The Oscar briefcase is treated like a red carpet celebrity. (Photo by Jailyn Marcel.)
The Oscars' biggest secrets are kept in this simple briefcase. Photo by Jailyn Marcel.)
Tom Cruise wishes he had the Academy Awards' briefcase's power.
The Oscar briefcase makes a tour that the Stanley Cup itself would envy. (Photo by Jailyn Marcel.)
It’s a small, powerful force in Hollywood that sucks up red carpet moments and insists on keeping things secretive.
Who is Tom Cruise?
We kid, of course. Cruise hasn’t been this relevant in years. We’re talking about the Oscar briefcase, a seemingly normal, humble bag that holds the movie world’s most coveted intel. As briefcases go, this one is pretty standard issue, with its gold-colored Oscar statue silhouette and its gold-lettered PwC — for PricewaterhouseCoopers, the accounting firm entrusted with counting the Oscar ballots — about the only things making it stand out.
Yet, this briefcase makes a tour around America that would make the Stanley Cup jealous. And it receives the type of special police protection that’s usually reserved for high-ranking dignitaries on Oscar night. It is all about what is inside its single flap, basic clap setup that makes it so valuable.
The identity of all the Academy Award winners are kept in these briefcases (there are two official Oscar briefcases, both holding winning envelopes for every category) — and two accountants know which movie stars will be celebrating days before the rest of the world. They’re sworn to secrecy of course — and treat that responsibility with the seriousness of a British Royal guard.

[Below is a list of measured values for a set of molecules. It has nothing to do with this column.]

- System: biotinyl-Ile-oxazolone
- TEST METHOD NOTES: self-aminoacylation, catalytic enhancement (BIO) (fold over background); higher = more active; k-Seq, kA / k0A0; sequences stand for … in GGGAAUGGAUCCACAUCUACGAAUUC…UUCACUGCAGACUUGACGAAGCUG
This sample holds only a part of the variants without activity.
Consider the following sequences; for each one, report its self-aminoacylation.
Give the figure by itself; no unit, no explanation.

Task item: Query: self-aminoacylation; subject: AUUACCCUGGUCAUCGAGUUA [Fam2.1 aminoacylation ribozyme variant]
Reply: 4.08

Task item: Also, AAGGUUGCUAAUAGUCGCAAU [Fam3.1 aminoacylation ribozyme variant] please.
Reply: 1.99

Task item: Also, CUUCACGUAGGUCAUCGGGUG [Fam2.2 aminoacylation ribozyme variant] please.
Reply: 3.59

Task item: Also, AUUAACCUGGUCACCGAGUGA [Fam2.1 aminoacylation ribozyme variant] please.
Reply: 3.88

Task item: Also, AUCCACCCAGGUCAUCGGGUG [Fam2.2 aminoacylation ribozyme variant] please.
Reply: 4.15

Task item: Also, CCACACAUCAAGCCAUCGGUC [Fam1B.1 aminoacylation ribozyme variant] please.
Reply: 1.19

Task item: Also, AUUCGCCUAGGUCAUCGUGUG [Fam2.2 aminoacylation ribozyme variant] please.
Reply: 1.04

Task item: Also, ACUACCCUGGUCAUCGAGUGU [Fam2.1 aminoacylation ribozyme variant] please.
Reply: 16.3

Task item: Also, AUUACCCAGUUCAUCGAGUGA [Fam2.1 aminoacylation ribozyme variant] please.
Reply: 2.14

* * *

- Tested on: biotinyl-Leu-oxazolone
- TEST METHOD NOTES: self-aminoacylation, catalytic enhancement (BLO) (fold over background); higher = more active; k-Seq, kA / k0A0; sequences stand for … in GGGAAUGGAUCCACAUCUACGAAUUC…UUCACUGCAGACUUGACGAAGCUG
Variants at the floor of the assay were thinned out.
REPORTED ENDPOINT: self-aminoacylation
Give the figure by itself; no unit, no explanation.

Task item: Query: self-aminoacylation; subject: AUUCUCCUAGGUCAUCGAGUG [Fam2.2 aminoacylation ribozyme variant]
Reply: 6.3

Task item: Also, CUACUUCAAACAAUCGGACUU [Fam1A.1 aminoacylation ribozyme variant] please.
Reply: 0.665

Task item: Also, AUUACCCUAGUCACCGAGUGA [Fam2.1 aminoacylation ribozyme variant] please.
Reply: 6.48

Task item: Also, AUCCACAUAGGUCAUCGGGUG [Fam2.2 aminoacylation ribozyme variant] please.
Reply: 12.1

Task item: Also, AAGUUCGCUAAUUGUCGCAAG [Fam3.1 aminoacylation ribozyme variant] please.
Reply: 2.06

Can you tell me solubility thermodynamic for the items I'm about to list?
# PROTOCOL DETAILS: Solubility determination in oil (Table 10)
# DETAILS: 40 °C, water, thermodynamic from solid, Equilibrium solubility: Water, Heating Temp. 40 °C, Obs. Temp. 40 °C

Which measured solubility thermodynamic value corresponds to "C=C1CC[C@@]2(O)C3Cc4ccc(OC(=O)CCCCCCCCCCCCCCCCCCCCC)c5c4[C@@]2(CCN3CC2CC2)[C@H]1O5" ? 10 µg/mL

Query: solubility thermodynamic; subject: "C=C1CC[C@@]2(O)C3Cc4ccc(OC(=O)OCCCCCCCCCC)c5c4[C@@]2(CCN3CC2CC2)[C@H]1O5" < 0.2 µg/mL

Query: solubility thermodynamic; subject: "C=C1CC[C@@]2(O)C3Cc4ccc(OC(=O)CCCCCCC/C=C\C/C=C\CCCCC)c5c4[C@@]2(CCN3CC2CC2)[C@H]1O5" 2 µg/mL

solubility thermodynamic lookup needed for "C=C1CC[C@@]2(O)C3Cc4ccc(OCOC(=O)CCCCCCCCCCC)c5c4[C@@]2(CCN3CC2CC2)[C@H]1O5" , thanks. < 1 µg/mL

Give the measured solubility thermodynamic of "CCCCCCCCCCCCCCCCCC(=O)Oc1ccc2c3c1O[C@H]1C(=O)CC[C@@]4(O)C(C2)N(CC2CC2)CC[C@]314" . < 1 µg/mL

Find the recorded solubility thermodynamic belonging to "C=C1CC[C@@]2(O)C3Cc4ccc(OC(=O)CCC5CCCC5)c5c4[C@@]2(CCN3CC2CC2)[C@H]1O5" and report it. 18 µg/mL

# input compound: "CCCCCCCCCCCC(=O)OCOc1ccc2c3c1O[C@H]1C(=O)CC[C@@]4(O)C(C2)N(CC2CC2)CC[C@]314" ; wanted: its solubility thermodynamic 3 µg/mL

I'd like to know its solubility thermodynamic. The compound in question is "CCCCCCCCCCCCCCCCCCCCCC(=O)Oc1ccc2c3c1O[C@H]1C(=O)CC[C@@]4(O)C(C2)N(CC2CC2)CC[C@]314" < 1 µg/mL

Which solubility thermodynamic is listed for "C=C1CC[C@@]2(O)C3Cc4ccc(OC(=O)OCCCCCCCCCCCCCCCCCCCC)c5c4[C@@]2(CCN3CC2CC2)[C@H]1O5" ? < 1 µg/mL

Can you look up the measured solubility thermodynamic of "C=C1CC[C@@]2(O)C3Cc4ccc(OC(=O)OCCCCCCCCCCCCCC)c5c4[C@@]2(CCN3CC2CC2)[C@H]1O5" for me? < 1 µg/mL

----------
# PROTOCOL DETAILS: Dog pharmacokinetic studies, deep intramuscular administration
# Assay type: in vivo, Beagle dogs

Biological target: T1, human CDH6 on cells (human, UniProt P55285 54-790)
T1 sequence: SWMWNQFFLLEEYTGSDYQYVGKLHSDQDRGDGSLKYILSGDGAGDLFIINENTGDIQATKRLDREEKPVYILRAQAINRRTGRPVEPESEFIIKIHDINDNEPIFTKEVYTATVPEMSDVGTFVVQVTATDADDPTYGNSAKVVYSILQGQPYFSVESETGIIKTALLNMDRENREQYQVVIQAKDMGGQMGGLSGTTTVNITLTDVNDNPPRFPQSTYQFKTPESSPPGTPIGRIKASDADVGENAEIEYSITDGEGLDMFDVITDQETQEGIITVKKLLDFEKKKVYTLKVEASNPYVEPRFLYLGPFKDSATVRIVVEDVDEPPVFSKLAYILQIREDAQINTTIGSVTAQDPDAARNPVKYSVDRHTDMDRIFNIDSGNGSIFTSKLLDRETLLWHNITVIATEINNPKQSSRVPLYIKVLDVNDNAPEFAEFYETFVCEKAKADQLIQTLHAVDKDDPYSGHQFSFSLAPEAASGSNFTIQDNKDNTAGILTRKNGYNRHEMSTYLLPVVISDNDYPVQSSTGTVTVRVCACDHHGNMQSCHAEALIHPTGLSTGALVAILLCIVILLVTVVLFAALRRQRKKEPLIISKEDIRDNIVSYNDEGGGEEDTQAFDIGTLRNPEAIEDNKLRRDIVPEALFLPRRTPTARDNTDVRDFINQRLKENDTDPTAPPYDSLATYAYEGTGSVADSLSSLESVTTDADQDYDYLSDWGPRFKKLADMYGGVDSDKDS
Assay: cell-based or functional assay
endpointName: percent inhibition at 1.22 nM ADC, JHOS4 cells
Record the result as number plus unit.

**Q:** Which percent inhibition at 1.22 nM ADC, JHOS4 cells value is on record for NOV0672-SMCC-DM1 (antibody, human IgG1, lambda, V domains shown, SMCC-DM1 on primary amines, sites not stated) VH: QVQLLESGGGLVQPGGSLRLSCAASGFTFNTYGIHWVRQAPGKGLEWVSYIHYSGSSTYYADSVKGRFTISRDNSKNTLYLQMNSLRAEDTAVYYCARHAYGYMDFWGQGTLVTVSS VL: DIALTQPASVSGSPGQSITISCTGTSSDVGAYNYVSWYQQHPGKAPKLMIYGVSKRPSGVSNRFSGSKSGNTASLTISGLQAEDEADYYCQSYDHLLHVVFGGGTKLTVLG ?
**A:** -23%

“People will ask who the winners are going to be,” Martha Ruiz, one of the two people in the world who know the identity of all the Oscar winners before Sunday night’s ceremony, tells PaperCity. “But they’re mostly joking. They know we’re not going to reveal anything.”
Still, it’s a heady time for the briefcases and the accountants. Ruiz and fellow PwC partner Brian Cullinan walk the red carpet with all the mega celebrities — and get asked for more selfies than Justin Bieber. Because of what’s attached to their wrist.
“Everyone wants a picture with the briefcase,” Ruiz says. “We don’t fool ourselves. We know it’s not about us,”
John Legend and Chrissy Teigen insisted that Ruiz pose with them one year. And you didn’t think the accountant’s life was glamorous?
“All the red carpet stuff is very different for us,” Ruiz says.
The Oscar briefcase is not just feted in Hollywood. It made a stop in Houston — hitting the Museum of Fine Arts, the new Marriott Marquis hotel, Killen’s Barbecue (the briefcase apparently appreciates good food too) and NRG Stadium. It even got up in the air on one of the Texas Medical Center’s Life Flight helicopters.
It’s good to be Oscar golden.
Once the ceremony begins, the briefcases (and their human handlers, Ruiz and Cullinan) retreat just off stage (with one stage left and one stage right, just in case something happens). The PwC partners hand each set of presenters the official envelopes with the card identifying the winner they tabulated days ago inside.
If someone accidentally (or purposefully) ever read off the wrong name, Ruiz and Cullinan would know and immediately step in — and inform someone off stage.
“There are procedures in place,” Ruiz tells PaperCity. “We’d tell the show producer and it’s his call on how to handle it. We wouldn’t go on stage ourselves.”
You’re not supposed to mess with Oscar. Not when the briefcases are lurking.